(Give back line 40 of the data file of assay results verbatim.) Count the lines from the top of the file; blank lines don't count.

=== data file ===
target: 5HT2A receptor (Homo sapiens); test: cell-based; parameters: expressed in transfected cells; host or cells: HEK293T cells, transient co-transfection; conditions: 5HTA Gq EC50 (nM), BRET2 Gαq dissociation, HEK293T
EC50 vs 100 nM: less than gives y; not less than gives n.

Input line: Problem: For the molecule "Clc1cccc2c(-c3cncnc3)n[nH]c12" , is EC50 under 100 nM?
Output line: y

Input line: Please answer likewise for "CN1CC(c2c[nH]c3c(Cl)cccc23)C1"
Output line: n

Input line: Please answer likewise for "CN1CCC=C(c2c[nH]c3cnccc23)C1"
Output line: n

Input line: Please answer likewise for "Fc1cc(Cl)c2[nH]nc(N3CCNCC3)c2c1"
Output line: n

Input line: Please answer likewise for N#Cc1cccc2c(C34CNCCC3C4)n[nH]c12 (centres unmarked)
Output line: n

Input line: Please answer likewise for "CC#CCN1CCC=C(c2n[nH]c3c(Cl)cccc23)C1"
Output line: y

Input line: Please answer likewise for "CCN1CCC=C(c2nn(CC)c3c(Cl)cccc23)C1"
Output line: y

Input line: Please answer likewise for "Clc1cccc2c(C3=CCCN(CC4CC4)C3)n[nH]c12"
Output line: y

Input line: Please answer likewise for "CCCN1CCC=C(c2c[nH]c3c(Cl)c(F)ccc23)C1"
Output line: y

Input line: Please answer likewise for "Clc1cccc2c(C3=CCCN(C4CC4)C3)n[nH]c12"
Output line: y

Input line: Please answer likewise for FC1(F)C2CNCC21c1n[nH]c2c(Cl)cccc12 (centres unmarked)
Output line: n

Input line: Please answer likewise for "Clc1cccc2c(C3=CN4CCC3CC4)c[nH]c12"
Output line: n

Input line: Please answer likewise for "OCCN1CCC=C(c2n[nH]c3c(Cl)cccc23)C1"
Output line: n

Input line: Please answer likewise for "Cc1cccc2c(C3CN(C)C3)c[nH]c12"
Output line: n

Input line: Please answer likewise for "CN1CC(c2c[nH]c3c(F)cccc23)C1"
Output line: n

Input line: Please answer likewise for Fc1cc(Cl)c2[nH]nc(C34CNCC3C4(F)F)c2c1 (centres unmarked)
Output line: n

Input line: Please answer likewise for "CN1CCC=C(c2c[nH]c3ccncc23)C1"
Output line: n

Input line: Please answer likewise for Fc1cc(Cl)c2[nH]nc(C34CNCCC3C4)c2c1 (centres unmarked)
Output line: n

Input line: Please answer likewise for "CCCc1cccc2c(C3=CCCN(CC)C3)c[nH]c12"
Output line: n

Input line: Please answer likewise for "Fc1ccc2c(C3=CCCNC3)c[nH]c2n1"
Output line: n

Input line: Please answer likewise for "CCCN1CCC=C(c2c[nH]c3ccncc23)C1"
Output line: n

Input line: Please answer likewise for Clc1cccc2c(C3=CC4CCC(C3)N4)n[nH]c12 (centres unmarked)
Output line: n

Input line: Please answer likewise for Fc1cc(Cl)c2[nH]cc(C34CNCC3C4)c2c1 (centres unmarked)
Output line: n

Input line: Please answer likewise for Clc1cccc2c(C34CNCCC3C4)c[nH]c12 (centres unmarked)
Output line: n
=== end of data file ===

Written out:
Output line: n